July 2006 The State of Public Education

Plans for National Institute for School Leaders (NISL) Leadership Training

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Plans for National Institute for School Leaders (NISL) Leadership Training

The Massachusetts Department of Education, in cooperation with the Urban Superintendents Network, has launched an urban leadership development initiative to train urban leaders. Through this effort, Massachusetts is the first state to launch a state-wide comprehensive implementation of the leadership training curriculum offered by the National Institute for School Leaders (NISL). This heavily researched and fully field-tested program is a part of a strategic plan to assist school districts across the state in leadership development efforts. The intent of this initiative is to build leadership capacity through distributed leadership, increase recruitment and retention of effective leaders, and, most importantly, improve student achievement through increased quality of instructional leaders.
To ensure that the NISL training is tied to the specific needs of students in our urban districts, the Department has arranged for the NISL training to focus not only on instruction in literacy and mathematics, but also on instruction tailored to the needs of English Language Learners (ELL). This highlights the State’s expectation that, through effective instructional, ethical, and distributed leadership, schools will improve their services to support all students, including high-need populations.
In 2005, the first cohort of 53 principals completed Phase I of trainer preparation and are developing plans to deliver the NISL program back in their home districts, with some outreach to surrounding, smaller district leaders. NISL training Phase I has also been delivered to every principal and district leader in Holyoke as part of the Department’s assistance to the state’s first underperforming district.

Work with Turnaround Partners

In 2005, the Department of Education has begun to identify and contract with prospective providers who are qualified to support underperforming schools and districts. These organizations and individuals will contribute to the improvement of student achievement by providing training and support for targeted needs or in a broader role as a turnaround partner.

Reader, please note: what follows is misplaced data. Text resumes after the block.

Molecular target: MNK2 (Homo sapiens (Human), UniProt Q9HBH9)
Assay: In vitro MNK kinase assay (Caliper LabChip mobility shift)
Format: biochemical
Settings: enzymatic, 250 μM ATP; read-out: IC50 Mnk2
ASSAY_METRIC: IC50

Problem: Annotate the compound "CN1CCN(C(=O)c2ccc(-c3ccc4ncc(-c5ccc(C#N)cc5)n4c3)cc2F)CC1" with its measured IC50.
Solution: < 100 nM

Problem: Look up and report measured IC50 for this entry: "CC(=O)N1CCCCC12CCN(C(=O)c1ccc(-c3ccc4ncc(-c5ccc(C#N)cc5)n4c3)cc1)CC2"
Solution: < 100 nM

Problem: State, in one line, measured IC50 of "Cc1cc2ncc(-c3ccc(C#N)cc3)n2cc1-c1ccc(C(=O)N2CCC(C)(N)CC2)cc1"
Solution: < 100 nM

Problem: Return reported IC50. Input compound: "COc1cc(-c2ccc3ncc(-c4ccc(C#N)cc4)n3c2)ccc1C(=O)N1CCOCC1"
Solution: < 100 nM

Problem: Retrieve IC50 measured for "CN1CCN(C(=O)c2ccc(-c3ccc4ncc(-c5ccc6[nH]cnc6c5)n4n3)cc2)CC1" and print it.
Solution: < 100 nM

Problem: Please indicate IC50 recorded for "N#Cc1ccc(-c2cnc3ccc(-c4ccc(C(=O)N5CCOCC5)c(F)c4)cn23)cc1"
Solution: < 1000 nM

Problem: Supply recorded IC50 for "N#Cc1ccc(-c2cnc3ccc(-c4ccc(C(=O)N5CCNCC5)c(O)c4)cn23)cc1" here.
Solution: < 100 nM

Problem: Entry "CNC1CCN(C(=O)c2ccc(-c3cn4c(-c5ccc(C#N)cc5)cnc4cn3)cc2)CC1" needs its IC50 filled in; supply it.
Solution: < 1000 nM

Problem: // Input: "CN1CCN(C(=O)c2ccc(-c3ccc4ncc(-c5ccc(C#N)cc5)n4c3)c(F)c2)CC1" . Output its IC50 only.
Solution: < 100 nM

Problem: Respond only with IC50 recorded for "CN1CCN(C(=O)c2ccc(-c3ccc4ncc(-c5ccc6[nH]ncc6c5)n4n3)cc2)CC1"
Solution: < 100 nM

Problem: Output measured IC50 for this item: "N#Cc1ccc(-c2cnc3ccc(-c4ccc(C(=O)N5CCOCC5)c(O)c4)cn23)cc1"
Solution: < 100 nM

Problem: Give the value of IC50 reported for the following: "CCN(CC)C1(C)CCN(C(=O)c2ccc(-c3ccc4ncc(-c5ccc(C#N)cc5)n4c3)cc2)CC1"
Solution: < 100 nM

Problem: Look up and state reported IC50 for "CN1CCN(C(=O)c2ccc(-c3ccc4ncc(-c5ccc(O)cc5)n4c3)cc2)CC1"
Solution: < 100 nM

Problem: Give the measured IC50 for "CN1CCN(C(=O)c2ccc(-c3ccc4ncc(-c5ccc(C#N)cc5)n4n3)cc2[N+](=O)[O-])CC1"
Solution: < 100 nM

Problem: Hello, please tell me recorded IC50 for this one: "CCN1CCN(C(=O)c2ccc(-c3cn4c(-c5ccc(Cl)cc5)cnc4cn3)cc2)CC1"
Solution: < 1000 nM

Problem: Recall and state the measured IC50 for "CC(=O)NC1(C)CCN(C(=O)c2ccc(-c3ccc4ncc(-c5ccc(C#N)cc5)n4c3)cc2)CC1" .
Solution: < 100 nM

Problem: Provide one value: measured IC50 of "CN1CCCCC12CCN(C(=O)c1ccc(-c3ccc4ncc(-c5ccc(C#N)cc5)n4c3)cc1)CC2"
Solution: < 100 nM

Currently the Department has established contracts with turnaround partners for the underperforming districts of Holyoke, Winchendon and Southbridge, as well as with three chronically underperforming schools: Kuss Middle School and Henry Lord Middle School, both in Fall River, and with Dr. William Peck Middle School in Holyoke.
In 2005, the Department has continued to provide direct support to Underperforming schools and districts through a grant program. These grants allow schools and districts to design and implement initiatives targeted at particular needs to improve student performance that cannot otherwise be supported within the regular budget. The Department has also provided our own staff, where needed and appropriate, to support particular needs that assist in turning around underperforming schools and districts.

State Intervention in Under-performing Schools

1. Identifying Accountability Status under NCLB

On an annual basis, the Department issues Adequate Yearly Progress (AYP) determinations for every Massachusetts public school and school district. The performance and improvement data for each school and district, together with data on MCAS participation, student attendance, and high school graduation rates are compiled and analyzed to determine, for each school, whether students in the aggregate and student subgroups within the school have made AYP toward the achievement of state performance targets. AYP determinations are used to assign each school an accountability status. The category to which a school is assigned is based on its AYP determinations over multiple years and defines the required course of school, district and/or state action that must be taken to improve student performance. Accountability status categories include Identified for Improvement, Corrective Action and Restructuring. Schools that make AYP in a subject for all student groups for two or more consecutive years are assigned to the No Status category. A district or school may be placed in an accountability status on the basis of the performance and improvement profile of students in the aggregate or of one or more student subgroups over two or more years in English language arts and/or mathematics.